Traffic, growth, housing top Eagle concerns
Vail CO, Colorado
EAGLE ” Traffic, affordable housing and the local economy are the top concerns for Eagle residents, businesses and property owners, according to a recently completed community survey. But survey respondents placed a high value on the town’s sense of community, water and scenic qualities as well as public safety, recreational amenities and open space.
Recreational opportunities ranked high when citizens were asked why they chose to live in Eagle, and respondents called for more paved paths and trails.
National retailer shopping opportunities ” one of the hot button topics at town board meetings these days ” ranked near the bottom of the list on a questions intended to identify “quality of life” values. But there was still plenty of interest in retail, with about half of survey respondents saying shopping is a priority for them.
Residents also said they want the growth rate to slow down. The town’s population doubled from 1,500 in 1990 to more than 3,000 by 2000. That trend has only increased, with the current town population hovering around 5,000.
The survey also signaled a strong interest in curbside recycling ” a program the town is currently exploring.
Improving traffic flow emerged as a clear top priority, with 90 percent of the respondents identifying that as something they’d like to see addressed.
The purpose of the survey, conducted last summer by Summit County-based Venturoni Surveys and Research, was to identify community concerns and values.
Eagle Town Board member Scot Hunn said he was impressed with the depth of the survey results. He cited the chart showing Eagle’s rapid population growth.
“The population increase was jarring,” Hunn said. “It added validation to the growing pains we are experiencing every day.”
Fellow board member Stephen Richards said he was pleased to see that the survey indicate that citizens are pleased with certain things the town is doing, such as adding trails.
“Eagle Ranch gave us more traffic problems, but it opened up things more and gave us more access,” Richards said.
The survey was sent out randomly to people in three specific groups: property owners, voters and businesses. Participants had the option of responding via the Internet, or filling out a paper survey.
A total of 2,659 surveys were sent out, with 724 surveys returned. The response rate was highest from the voter list, with a 32 percent response. There are also more than 100 pages of written responses, in which citizens offered their thoughts on everything from the condition of the current recycling facility to the types of retail businesses they would like to see in town.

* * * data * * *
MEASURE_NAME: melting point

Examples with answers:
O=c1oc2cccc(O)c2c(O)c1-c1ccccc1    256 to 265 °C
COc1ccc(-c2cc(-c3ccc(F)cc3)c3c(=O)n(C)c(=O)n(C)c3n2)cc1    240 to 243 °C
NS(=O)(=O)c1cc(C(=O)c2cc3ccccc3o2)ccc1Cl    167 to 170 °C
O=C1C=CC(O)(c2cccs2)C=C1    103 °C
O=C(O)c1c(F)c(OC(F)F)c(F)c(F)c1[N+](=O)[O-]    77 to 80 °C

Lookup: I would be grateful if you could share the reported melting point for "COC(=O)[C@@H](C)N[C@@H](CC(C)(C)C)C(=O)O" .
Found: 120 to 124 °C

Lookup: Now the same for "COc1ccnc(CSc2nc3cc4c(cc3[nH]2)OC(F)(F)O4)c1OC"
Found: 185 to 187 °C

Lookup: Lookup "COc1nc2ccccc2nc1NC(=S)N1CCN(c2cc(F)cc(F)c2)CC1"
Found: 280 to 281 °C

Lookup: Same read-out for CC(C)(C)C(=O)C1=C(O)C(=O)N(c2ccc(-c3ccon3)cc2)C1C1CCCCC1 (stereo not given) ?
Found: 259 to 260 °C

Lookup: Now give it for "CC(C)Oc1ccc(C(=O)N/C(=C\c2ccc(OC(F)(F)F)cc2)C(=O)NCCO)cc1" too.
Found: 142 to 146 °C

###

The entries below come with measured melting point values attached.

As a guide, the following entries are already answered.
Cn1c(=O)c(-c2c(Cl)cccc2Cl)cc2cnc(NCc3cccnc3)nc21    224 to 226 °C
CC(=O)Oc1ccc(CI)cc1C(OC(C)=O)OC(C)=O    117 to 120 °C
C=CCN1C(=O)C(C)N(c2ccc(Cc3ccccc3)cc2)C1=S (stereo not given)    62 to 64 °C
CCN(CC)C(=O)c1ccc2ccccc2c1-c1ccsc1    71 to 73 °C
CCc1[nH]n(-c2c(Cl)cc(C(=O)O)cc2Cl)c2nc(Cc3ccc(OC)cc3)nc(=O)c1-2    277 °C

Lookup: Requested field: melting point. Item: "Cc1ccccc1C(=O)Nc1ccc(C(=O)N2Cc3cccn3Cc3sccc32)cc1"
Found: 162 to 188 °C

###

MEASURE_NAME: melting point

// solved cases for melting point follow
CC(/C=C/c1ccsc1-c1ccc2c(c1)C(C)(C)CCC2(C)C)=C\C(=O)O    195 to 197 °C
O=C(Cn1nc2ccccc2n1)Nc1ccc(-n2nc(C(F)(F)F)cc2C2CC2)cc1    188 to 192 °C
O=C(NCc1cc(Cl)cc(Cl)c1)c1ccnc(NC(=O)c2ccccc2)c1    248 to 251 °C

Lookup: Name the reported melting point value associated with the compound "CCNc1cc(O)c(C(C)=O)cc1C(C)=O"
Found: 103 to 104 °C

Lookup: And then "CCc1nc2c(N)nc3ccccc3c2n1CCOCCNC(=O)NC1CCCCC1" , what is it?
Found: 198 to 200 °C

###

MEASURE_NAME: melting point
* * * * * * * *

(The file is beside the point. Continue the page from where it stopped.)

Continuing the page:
“Voters are the group you need to pay the most attention to,” said surveyor Linda Venturoni, when she presented the survey results at a town board meeting last week.
Nearly half of the survey respondents had been residents of the town for five years or less.
She noted that the most important changes to emerge since the 2004 survey were concerns about traffic circulation and parking. The survey also reflected a demand for more affordable housing and continued open space acquisition.
Hunn said the emphasis on traffic issues was no surprise.
“That is a strong statement from all residents,” he said. “It’s a good thing we’re spending most of our capital improvements dollars on that problem.”
Most of the town’s capital spending for 2008 is targeted for road projects.
Venturoni said citizen concern about growth also stood out. In 2004, 46 percent of the survey respondents voiced a preference for less growth. By 2007, 61 percent of citizens were offering that response.
Citizens also had some suggestions about how to direct growth. Top-ranked suggestions included in-filling more densely within the existing town and encouraging affordable housing.
Richards noted that citizens were split about equally on whether they want regional shopping.
“A lot of people are neutral ” but they don’t want anything that will make traffic even worse,” he said.
Eagle Mayor Jon Stavney said the survey’s “tea leaves” regarding regional retail require some interpretation. He noted that responses indicate the majority of people shop for groceries in Eagle; clothing in Denver; sports equipment, office supplies, and hardware in Avon; and home furnishings in Glenwood and Denver.
“The list reads like a GPS map of big boxes (stores),” Stavney said.
One similarity to the 2004 survey was a high rating for sense of community. Venturoni said Eagle’s rankings on that issue is among the highest of the numerous mountain towns she surveys.
Stavney said he was pleased with the high rankings for quality of life, noting that half of the town’s residents have lived here five years or less.
“Those people come here for the reasons we know ” quality of life, family-oriented community, and more affordable housing,” he said. “We are experiencing growing pains that put a strain on those values.”